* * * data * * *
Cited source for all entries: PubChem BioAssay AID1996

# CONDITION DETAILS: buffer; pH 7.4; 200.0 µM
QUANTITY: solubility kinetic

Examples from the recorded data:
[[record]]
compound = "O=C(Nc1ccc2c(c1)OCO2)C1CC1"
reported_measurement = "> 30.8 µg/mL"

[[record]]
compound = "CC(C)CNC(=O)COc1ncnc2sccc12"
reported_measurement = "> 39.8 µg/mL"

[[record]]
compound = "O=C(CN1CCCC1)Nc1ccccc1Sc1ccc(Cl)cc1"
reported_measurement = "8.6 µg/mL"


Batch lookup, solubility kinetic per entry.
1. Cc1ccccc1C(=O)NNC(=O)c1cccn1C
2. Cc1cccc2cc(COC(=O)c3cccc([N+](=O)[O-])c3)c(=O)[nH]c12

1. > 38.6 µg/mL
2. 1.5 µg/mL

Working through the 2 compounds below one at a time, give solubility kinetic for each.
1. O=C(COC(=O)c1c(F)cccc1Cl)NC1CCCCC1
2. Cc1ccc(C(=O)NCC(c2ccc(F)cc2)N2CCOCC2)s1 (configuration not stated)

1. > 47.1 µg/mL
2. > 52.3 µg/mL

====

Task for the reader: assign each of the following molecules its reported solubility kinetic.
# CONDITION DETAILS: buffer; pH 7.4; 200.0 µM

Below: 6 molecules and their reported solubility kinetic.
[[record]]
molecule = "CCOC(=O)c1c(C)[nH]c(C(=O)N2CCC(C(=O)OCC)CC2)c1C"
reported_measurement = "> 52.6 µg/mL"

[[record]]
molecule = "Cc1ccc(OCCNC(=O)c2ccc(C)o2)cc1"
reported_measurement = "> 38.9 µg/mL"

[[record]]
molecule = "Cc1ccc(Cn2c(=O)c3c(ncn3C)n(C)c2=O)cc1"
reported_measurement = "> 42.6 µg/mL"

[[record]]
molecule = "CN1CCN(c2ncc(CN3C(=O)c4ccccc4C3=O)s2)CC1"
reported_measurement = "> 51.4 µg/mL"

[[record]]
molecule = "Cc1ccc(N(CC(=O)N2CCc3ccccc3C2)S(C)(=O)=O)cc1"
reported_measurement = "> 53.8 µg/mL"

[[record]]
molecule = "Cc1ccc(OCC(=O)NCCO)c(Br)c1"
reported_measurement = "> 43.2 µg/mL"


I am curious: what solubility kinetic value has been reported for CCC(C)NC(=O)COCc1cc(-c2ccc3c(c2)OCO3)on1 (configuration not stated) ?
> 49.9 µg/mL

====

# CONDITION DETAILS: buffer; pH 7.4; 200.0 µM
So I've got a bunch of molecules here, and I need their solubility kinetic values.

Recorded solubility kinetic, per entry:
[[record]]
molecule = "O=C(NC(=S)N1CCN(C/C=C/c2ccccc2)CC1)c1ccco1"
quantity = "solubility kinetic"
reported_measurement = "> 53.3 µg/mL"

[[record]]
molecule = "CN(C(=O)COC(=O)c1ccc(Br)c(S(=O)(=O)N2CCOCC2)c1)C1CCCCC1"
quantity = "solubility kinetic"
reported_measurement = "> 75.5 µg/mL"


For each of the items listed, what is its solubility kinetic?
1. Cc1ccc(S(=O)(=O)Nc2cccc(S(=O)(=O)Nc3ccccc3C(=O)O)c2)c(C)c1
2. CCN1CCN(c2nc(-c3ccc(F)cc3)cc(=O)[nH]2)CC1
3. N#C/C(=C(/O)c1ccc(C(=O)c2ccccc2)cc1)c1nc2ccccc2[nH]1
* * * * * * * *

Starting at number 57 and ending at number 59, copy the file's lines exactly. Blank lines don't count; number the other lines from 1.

molecule = "CN(C(=O)COC(=O)c1ccc(Br)c(S(=O)(=O)N2CCOCC2)c1)C1CCCCC1"
quantity = "solubility kinetic"
reported_measurement = "> 75.5 µg/mL"